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Colin Freeze - with a report from Karen Howlett
Globe & Mail
May 24, 2006
[SISIS note: The following mainstream news article is provided for reference only, as an example of how mainstream media treats indigenous resistance to genocide. Mainstream media often presents biased and distorted information, lacking pertinent facts and/or context. Inclusion of this article on our site should not be considered an endorsement by SISIS.]
CALEDONIA, ONT. -- What a difference a day makes. Peace and calm descended on Caledonia, Ont., yesterday, just as suddenly as fury and chaos had erupted a day earlier.
Native protesters disassembled their barricade, opening a road that had been blocked for weeks. Townspeople accepted peace offerings and expressed regret for the "hotheads on both sides."
The rancour of a violent Victoria Day seemed to have dissipated. The land claim involving a disputed subdivision remains, but both sides agreed on the need for Hydro One trucks to enter native-controlled territory and fix a sabotaged substation that has been denying power to thousands. Ontario Provincial Police officers, who said they were investigating the "deliberate" act, appealed for calm.
As quiet returned, a clearer picture began to emerge of how, in a span of 24 hours, a series of minor incidents triggered a major conflict.
At 10 o'clock Monday morning, native protesters were taking apart their barricade on Highway 6, as promised days earlier, when some townspeople, unhappy at the delay, began staging a counter protest. A larger-than-expected crowd turned out on the holiday Monday morning.
People mostly kept to their sides, with OPP officers caught in between.
But at about noon, a vehicle tried to make its way through the divide.
"A native SUV came barrelling down . . . it was at that time when the non-native people said, 'Well, wait a minute,' " said Ken Hewitt, speaking for the townspeople.
The protesters didn't want to let the vehicle pass, but "the man in the vehicle continue to push through," he said. "He bumped into the couple that was standing in front of the vehicle, and that's what provoked the argument."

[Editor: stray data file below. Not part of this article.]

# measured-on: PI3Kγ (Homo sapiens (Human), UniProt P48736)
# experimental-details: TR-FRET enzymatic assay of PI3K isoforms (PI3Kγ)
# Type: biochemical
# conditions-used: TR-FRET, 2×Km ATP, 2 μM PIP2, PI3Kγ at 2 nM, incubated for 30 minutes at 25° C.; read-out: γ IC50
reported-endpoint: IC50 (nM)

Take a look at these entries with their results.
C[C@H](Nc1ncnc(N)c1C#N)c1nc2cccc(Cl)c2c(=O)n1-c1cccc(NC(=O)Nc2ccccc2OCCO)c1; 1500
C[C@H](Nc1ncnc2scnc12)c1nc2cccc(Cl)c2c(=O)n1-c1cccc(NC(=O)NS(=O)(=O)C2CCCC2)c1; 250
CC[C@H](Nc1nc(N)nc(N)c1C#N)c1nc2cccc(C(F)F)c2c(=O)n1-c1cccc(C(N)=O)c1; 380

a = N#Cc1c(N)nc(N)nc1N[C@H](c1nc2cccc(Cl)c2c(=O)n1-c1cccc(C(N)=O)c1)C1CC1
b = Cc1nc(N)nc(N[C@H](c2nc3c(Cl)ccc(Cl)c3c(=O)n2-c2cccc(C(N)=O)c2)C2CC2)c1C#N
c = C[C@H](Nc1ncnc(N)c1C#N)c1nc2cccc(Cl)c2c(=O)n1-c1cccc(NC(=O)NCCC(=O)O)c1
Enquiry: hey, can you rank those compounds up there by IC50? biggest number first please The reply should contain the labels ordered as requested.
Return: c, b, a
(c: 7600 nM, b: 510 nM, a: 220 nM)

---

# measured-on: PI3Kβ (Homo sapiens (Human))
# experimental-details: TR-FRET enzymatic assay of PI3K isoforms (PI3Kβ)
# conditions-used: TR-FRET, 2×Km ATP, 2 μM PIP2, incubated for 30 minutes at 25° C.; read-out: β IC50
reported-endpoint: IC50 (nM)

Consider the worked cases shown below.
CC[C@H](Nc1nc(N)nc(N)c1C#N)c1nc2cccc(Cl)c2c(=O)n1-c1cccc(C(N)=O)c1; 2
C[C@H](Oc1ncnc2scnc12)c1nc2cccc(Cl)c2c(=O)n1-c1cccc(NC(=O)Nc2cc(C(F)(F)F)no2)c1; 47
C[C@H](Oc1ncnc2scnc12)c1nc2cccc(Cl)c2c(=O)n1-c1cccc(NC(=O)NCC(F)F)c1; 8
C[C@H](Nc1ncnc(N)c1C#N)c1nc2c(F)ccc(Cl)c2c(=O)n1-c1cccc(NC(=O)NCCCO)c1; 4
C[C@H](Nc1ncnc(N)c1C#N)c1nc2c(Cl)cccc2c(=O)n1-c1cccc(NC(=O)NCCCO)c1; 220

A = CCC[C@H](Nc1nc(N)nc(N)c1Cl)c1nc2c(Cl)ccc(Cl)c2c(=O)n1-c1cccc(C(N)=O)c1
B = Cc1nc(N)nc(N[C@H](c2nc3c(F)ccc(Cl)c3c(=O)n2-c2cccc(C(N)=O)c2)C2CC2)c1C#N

Sandra Muse, a native journalist, said: "[The townspeople] were blocking native cars from coming in, and some of the people were getting very violent, they were banging on cars and rocking them."
Ms. Muse crossed to the native side and gave an account of the confrontation. "That's when Bullet came and got me and he said, 'Show me where that vehicle is.' "
Bullet is the nickname of Six Nations spokesman Clyde Powless. Flanked by burly supporters, he waded into the crowd of non-native protesters.
OPP officers were unable to stop the fistfights.
The vehicle emerged from the crowd and Mr. Powless and his group returned to their side to refortify their position. A hydro tower was dragged back across the road. Men in camouflage stood on it, planting warrior flags. A backhoe dug into the road. Somewhere behind the line, vandals started a fire in a transformer station, knocking out power to thousands in the area.
For many townspeople, this came as a new provocation: Their food was going bad, they couldn't make dinner, and local schools and businesses would close.
As night fell, both sides stared across the divide, the OPP in the middle. Yet the night passed with no more incidents.
By dawn, anger gave way to negotiation.
At around 10 o'clock yesterday morning, the remarkable happened. Two non-native mothers, carrying Tim Hortons coffee, met two clan mothers in the middle. They had a brief chat.
Frustrated as they were by the power outage, which closed schools in the area, Tammy Slater and Diane McCormac came back hopeful. They said their counterparts were equally appalled by the situation.
Shortly after, the backhoe began tearing down the barrier. A native leader crossed to offer a branch as a peace gesture. It was accepted. Hydro crews were on the highway by mid-afternoon. A spokesperson for the utility said power would be restored to some homes this evening and expected full service to return by later today.
"Women should be running the country, not men," Ms. Slater said.
The disputed land, a lesser barricade, and angry feelings still very much remain. But many -- townspeople, natives, OPP and political leaders -- expressed hope.
"We don't enjoy the luxury of being anything less than hopeful when it comes to the situation at Caledonia, so we're not going to give up," Premier Dalton McGuinty told reporters yesterday. "We need to continue to work together to understand that nothing good is going to come of this unless we bring goodwill, trust and perseverance in order to ensure that we see progress. This has been developing for over 200 years now. It's not the kind of thing we're going to resolve in a couple of days."